Okla. DEQ to sample private water wells
By TIM TALLEY Associated Press Writer
Despite a state Health Department finding that poultry litter was probably not the source of a deadly E. coli oubreak last year, Attorney General Drew Edmondson said Friday that Arkansas poultry farms were to blame for sickening some residents of northeast Oklahoma.
The Oklahoma Department of Health said previously it was unlikely that well water caused the outbreak at the Country Cottage Restaurant in Locust Grove last August. One person died and more than 300 others were sickened.
The department also said investigators who examined the well did not find bacteria of the type that killed one person and sickened 300 others.
Meanwhile, the state Department of Environmental Quality said Friday it would conduct additional sampling of private water wells next week within a five-mile radius of Locust Grove to ensure the safety of drinking water in the area.
The restaurant was required to use only city water before it was allowed to reopen.
Edmondson has filed a lawsuit accusing 13 Arkansas-based poultry companies of polluting the Illinois River Watershed with bird waste. The poultry litter is spread across pastures, and it ends up contaminating wells, he alleges.
Attorneys for the companies say the lawsuit is unfounded and that Edmondson's claims are unsubstantiated.
In a news conference Friday, Edmondson released findings of a report from attorneys with his Environmental Protection Unit. The report concludes that the well at the buffet restaurant "is, and has been, contaminated with poultry waste and associated bacteria, including E. coli."
"Because this well was used in food preparation around the time of the outbreak, it is possible that the well and its poultry-waste-contaminated groundwater was a source of the outbreak," the report said.
Edmondson's lawsuit against the poultry companies, filed in U.S. District Court in Tulsa in 2005, claims that excessive land application of poultry waste, which contains nitrogen, phosphorus and potassium as well as bacteria, antibiotics, growth hormones and harmful metals, could be a danger to public health.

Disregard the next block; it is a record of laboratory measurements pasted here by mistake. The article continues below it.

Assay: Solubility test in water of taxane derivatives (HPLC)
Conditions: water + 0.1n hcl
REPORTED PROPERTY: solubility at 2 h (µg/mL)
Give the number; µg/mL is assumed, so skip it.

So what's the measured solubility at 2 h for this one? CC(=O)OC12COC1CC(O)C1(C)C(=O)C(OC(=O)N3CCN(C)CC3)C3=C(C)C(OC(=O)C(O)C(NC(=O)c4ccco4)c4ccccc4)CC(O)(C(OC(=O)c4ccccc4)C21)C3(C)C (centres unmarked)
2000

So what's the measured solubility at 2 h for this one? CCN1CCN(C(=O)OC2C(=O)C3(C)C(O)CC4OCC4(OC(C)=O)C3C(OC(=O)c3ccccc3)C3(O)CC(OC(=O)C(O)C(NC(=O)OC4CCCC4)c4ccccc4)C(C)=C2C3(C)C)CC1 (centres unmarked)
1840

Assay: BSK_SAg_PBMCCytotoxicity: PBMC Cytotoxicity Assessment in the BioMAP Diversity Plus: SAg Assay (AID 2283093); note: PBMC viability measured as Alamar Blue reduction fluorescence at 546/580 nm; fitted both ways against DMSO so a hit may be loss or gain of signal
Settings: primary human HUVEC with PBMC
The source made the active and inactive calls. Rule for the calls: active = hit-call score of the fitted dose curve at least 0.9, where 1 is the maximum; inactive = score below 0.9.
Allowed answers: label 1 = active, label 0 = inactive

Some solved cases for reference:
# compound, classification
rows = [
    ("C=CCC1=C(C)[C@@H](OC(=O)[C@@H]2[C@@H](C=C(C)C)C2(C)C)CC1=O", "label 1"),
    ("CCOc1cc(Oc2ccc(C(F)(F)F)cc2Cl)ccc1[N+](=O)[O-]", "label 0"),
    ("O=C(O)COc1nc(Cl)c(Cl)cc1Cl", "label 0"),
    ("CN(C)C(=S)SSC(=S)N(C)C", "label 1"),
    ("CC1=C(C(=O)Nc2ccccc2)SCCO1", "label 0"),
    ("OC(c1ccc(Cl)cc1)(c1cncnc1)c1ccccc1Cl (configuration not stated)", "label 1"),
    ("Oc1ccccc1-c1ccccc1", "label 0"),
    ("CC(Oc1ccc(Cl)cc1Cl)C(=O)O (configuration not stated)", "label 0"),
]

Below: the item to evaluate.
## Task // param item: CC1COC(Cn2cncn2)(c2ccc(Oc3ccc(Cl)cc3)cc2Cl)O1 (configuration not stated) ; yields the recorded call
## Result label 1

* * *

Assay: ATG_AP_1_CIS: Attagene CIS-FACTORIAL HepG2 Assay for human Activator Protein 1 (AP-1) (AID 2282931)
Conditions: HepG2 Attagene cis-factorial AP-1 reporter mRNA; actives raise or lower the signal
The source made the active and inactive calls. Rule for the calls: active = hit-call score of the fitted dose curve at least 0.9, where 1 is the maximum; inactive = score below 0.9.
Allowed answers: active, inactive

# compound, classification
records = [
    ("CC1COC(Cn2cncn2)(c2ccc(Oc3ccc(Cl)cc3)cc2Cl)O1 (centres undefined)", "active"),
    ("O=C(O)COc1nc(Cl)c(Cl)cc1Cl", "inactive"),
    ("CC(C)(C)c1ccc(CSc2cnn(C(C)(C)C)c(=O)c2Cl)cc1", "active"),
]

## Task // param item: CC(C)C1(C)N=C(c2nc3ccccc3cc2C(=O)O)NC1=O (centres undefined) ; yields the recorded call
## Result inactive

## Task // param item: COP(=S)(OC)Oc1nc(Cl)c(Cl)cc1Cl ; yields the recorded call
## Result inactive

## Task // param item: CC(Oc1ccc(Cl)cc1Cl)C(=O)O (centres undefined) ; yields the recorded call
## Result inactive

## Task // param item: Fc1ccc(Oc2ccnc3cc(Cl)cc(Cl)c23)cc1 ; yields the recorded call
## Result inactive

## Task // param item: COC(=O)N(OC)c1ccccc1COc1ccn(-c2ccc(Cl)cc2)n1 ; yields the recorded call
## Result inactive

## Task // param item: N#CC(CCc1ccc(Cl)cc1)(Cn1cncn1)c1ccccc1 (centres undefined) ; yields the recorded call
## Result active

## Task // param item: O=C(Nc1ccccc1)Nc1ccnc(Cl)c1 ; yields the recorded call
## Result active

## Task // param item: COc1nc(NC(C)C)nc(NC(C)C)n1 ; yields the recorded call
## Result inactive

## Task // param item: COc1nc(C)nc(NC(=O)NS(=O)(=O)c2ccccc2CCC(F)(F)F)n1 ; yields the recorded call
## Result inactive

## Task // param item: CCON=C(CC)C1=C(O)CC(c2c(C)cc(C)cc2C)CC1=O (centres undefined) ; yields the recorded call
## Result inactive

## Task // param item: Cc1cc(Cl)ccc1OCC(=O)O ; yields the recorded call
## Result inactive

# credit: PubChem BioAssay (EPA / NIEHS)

The attorney general's report states there are 49 poultry houses within a six-mile radius of Locust Grove that have the capacity to produce 10,000 tons of waste a year. It also states there is insufficient pasture land to dispose of all of the waste near the houses.
The attorney general's office said the poultry houses are affiliated with two Arkansas-based companies, Tyson Foods and Simmons Foods, which are among the 13 named in the federal lawsuit.
A spokesman for Tyson, Gary Mickelson, said Edmondson "has just added to his record of making unsubstantiated claims."
"There has never been a single documented instance of a waterborne bacteriological disease being caused by the use of poultry litter," Mickelson said. "In addition, we believe it's simply irresponsible for Mr. Edmondson to make such speculative claims about the Locust Grove matter before the investigation has even been completed.
"Mr. Edmondson is desperate to win or settle a lawsuit that should never have been brought."
The bacterial outbreak last August was the largest in the nation's history for the rare E. coli strain O111. Chad Ingle, 26, of Pryor, died on Aug. 24, a week after eating at the restaurant. In addition, 341 people became sick and 72 were hospitalized. Several young children required dialysis after they became ill.
State Department of Health spokeswoman Lesley Bennett-Webb said the agency is conducting its own investigation and declined comment on the attorney general's findings.
She said her agency is finalizing its report in consultation with the Centers for Disease Control.
The agency took samples of water from the Country Cottage's well shortly after the outbreak and concluded it was unlikely that well-water contamination was the source of the outbreak.
"We did not find the causative agent in those water samples," Bennett-Webb said.
But Edmondson said that does not rule out the Country Cottage well as the source of the contamination.
"It's a highly likely source," he said. "Since you don't find it, does that mean it wasn't there at the time? They simply couldn't find it in the samples that they took."
The attorney general's report said samples taken by the Department of Environmental Quality found E. coli bacteria in the Country Cottage well, but not of the strain that sickened the people. However, some samples have not been typed as to strain, said Edmondson's spokesman, Charlie Price.
Price said seven private water wells were tested within three-quarters of a mile of Locust Grove for the attorney general's report said three tested positive for E. coli.